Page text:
adjustment must be made or checked with the compression release

lever in the "run" position.

KIGURE 25.—Valve clearance adjustment.

(1) Adjust valves in the firing order of engine.

(2) Crank engine in the direction of normal rotation until the inlet

valve closes, then give the engine one-third additional turn and adjust

both valves at the same time.

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TM 9-1773



(3) Loosen valve adjusting screw nut on valve rocker.

(4) Turn screw to obtain correct clearance between the top of the

valve sleeve and the end of the valve rocker.

(5) Set this clearance for the exhaust and inlet valves at .012 inch.

(6) Recheck adjustment after adjusting screw nut is tightened.

g. Compression release adjustment.—After adjusting the exhaust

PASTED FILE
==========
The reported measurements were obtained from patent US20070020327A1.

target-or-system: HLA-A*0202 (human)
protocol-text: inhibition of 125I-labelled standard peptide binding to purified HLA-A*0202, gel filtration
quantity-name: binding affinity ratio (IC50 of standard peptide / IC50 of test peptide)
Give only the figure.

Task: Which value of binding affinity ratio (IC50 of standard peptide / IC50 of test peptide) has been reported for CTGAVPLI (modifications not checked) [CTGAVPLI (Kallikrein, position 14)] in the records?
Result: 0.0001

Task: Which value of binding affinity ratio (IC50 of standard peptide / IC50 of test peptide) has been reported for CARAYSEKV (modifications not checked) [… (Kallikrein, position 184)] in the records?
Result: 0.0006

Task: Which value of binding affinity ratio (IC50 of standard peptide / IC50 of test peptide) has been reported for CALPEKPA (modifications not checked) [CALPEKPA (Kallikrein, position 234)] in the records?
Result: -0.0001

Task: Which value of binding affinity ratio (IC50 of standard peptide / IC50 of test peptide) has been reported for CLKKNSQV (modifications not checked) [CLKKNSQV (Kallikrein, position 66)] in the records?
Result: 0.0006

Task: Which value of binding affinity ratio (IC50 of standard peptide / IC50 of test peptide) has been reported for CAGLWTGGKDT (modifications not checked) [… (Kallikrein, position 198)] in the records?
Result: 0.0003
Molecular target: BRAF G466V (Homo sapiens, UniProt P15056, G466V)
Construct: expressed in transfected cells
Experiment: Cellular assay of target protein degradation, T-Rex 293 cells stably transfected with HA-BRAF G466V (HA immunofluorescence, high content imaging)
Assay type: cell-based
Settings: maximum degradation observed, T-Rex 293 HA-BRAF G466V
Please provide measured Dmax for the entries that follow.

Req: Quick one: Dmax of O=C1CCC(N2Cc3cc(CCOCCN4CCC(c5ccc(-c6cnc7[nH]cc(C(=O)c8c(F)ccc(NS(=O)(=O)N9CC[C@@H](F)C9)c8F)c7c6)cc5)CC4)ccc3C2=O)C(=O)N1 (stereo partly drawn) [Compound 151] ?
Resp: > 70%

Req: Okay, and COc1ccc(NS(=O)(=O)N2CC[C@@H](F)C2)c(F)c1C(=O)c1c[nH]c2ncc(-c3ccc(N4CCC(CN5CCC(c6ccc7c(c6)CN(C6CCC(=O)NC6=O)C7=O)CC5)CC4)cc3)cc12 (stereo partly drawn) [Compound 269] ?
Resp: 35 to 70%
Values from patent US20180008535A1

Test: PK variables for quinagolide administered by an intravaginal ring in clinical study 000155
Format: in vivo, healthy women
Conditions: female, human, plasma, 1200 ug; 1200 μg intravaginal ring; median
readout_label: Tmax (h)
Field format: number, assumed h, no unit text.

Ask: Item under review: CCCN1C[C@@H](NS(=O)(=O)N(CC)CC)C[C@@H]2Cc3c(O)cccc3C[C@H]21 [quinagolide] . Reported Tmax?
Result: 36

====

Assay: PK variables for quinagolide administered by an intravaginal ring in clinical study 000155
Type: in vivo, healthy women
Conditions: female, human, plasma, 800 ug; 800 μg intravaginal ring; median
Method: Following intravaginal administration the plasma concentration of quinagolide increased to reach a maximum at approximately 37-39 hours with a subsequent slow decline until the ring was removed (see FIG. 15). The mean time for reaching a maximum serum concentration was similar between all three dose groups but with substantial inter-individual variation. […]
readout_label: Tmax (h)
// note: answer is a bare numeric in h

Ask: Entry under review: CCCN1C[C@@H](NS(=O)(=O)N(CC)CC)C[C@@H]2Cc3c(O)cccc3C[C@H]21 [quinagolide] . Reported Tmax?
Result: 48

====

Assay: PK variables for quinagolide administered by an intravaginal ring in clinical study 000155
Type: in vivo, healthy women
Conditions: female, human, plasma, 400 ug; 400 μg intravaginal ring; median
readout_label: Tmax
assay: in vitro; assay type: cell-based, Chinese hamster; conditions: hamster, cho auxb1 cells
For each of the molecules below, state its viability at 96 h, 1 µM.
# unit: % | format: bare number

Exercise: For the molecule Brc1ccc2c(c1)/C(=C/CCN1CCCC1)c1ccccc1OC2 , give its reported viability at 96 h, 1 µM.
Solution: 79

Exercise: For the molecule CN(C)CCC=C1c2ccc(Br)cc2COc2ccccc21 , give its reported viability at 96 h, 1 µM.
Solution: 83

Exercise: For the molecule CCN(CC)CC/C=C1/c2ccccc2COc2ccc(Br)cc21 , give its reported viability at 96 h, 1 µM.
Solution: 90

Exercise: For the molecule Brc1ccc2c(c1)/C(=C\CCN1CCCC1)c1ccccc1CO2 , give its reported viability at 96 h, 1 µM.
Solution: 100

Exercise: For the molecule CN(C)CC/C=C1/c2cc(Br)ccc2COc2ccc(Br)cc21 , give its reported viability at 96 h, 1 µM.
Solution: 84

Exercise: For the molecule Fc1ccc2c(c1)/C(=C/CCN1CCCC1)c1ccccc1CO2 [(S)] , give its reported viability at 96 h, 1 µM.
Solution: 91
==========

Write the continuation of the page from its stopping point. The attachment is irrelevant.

valve clearance and while the release lever is still in the "run" posi-

tion, check clearance between the upper end of compression release

push rod (fig. 26) and the tail of the valve rocker. This clearance

should be .025 inch to .030 inch. To adjust the compression release,

loosen lock nut on compression release push rod and turn adjusting

nut until the correct clearance is obtained. Recheck adjustment after

lock nut is tightened. Check this clearance every time the exhaust

valve clearance is changed or checked.

RA PD 33915

FIGURE 26.—Compression release adjustment.

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TM 9-1773






General 2.r>

Running-in cylinder equipment 2fi

25. General.—Piston ring and cylinder liner wear usually results

in loss of power, a smoky exhaust, loss of compression, and excessive

oil consumption. (See fig. 27.)

RA PD 33900

FIGURE 27.—Pistons, rings, and cylinder liner.

a. Removing -pistons.— (1) Drain lubricating oil and remove cylin-

der head (fig. 28) and cylinder block inspection plates or oil pan.